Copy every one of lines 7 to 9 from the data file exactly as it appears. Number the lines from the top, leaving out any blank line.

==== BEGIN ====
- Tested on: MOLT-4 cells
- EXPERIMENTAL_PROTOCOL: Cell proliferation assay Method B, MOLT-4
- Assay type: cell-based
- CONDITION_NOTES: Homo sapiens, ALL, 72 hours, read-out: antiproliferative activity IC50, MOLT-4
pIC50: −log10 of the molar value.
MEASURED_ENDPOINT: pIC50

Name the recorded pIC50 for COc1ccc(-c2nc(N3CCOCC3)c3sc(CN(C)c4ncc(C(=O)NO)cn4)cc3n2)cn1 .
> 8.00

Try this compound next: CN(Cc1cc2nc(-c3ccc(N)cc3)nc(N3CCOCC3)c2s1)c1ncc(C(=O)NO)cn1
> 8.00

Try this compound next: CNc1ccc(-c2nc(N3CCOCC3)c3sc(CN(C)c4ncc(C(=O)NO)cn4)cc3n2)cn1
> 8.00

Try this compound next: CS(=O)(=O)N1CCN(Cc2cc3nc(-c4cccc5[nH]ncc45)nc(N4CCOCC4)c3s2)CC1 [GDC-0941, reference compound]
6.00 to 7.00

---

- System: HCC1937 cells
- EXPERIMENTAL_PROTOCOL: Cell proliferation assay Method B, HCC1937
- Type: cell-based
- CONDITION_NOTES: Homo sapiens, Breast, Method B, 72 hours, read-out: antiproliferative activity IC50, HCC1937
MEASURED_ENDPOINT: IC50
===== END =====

Name the recorded pIC50 for COc1ccc(-c2nc(N3CCOCC3)c3sc(CN(C)c4ncc(C(=O)NO)cn4)cc3n2)cn1 .
> 8.00

Try this compound next: CN(Cc1cc2nc(-c3ccc(N)cc3)nc(N3CCOCC3)c2s1)c1ncc(C(=O)NO)cn1